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The Triangle - The Independent Student Newspaper at Drexel University

Victory infuses ice cream with beer

Normally I focus on beer exclusively in this column, but over the last several years, beer has begun a resurgence as an ingredient in other things. Two of the more classic examples of this are beer-can chicken and beer bread, but I have also recently enjoyed chili and pork roast that included beer, as well as Guinness and hard cider cheeses. Victory Brewing Co. in Downingtown, Pa. has begun to take advantage of this trend, diversifying its offerings to include both a nonalcoholic root beer and beer ice cream.

The beer ice cream sounded intriguing, especially with the current heat wave, so I gave it a try. I drove out to the brewery, which is currently the only place this ice cream is available, and picked up two flavors: Triple Monkey, made with the Golden Monkey Belgian Triple, and Storm King Crunch, made with Storm King Russian Imperial Stout. I also found out that the ice cream isn’t made with beer, per se, but rather with wort, .

When beer is made, the grain is steeped in water, almost like tea, and the resulting liquid is called wort. Wort becomes beer after the yeast is added to convert sugars to alcohol and carbon dioxide. As a result of this interesting yet logical tradeoff, not all of the flavor is present in the wort — yeast and the fermentation process typically add significant character of their own — but neither is the alcohol. The ice cream can be marketed without dealing with the regulations on alcohol, thus allowing kids to try it. The lack of alcohol is hardly a loss when you consider how low the ABV would be in the finished ice cream anyway because the beer is just a flavoring.

The Triple Monkey appeared almost as a vanilla-caramel swirl, but closer inspection revealed that the color was actually a very light shade of yellow-green. The taste was a distinctive combination of caramel and a big banana character, both of which were accentuated by the roasted nuttiness lent by the peanuts. The Golden Monkey provided a noticeable depth to the flavor, with the malt providing a sweetness distinct from the sugar’s, and the spices accented the caramel and peanuts beautifully. The ice cream’s fairly gooey texture is largely caused by the significant amount of caramel swirl, which melts quickly. This ice cream is very, very rich, but what surprised me is how well the flavors blended. The banana was forward, but not overwhelming, and each of the flavors accentuated the taste instead of just jumbling together into a hopeless blur.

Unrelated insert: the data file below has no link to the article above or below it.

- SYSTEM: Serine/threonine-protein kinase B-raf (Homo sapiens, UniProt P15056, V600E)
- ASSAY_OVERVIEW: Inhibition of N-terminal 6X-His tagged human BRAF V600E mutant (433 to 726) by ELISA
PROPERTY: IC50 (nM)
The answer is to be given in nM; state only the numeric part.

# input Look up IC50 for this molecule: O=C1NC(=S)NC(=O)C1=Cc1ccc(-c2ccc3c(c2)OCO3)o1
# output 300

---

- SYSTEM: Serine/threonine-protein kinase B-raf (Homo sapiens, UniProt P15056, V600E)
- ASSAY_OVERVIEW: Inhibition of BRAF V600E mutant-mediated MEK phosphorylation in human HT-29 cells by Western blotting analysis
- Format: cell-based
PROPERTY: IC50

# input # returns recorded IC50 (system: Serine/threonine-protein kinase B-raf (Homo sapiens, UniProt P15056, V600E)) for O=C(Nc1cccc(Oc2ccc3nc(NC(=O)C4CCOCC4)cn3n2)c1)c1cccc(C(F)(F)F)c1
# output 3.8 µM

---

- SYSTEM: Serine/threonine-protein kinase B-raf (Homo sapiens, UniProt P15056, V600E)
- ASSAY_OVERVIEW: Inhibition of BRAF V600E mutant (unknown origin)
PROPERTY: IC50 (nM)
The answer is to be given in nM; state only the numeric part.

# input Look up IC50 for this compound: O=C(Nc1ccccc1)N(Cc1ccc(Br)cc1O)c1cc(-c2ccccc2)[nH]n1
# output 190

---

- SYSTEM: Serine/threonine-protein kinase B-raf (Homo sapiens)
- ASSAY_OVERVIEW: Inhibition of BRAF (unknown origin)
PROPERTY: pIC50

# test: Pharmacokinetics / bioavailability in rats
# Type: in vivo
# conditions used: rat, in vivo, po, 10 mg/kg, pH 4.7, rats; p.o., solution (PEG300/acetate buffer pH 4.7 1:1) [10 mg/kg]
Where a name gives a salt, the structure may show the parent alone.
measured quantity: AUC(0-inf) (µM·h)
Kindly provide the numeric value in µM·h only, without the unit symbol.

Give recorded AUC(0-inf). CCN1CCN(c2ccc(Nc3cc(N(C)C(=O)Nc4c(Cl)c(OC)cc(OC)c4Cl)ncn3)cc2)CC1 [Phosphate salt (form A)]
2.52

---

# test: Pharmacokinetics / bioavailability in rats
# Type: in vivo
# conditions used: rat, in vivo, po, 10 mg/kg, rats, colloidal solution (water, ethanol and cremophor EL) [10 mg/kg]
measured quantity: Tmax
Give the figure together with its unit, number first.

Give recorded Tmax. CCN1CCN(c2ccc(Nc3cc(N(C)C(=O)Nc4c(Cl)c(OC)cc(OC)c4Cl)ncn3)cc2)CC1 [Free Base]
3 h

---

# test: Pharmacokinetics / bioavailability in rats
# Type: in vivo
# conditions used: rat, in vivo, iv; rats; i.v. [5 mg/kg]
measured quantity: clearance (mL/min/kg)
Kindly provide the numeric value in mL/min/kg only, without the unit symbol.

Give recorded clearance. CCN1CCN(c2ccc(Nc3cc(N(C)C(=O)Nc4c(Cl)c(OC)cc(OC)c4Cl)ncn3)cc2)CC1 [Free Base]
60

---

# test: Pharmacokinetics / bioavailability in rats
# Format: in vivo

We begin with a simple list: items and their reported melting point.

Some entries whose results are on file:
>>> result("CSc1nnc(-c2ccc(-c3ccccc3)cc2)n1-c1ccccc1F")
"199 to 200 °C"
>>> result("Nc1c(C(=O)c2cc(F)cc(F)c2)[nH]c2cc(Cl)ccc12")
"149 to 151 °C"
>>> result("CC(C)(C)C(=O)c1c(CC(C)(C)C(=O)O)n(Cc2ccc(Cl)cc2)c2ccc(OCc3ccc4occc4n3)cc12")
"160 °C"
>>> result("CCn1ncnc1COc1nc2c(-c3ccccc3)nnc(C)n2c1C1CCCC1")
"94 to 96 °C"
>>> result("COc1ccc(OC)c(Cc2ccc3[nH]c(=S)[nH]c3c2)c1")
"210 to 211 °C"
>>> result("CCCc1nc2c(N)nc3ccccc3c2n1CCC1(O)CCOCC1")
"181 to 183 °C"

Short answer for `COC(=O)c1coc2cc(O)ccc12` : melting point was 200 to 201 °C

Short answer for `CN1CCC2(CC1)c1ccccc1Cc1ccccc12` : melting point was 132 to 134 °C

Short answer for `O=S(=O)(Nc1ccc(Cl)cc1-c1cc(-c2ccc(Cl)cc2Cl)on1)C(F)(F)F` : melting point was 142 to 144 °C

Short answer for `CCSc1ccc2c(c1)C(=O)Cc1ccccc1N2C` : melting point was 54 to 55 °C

The Storm King Crunch was a very dark brown, and the taste lived up to the coloring; this is one of the most-chocolaty ice creams I have ever had. Impressive in itself is the dark-chocolate flavor when compared to the sweet milk chocolate ice creams I normally get stuck with. The Storm King came through as a nice roasted-malt flavor with a slight hoppy bitterness on the end. The malted milk balls mixed into this batch were also pretty good. I normally don’t like malted milk balls, but these tasted decent and paired well with the chocolate ice cream. The texture in this ice cream was a perfectly smooth and creamy consistency instead of the excess gooeyness in the Triple Monkey or the rock-hard blocks you might find in your grocer’s freezer. My roommate, who undertook the arduous duty of tasting these products with me, said that this flavor reminded him of rocky road ice cream, too.

Overall, I enjoyed both of these flavors of ice cream and I highly recommend trying them, but I was disappointed by the amount of “beer” flavor present. Honestly, if I wasn’t told that these ice creams contained beer, I probably wouldn’t have guessed it. The flavors from the beer definitely take a back seat to the ice cream base. Don’t get me wrong; it’s good ice cream, and the beer flavors do add to it. I just wish they were more pronounced.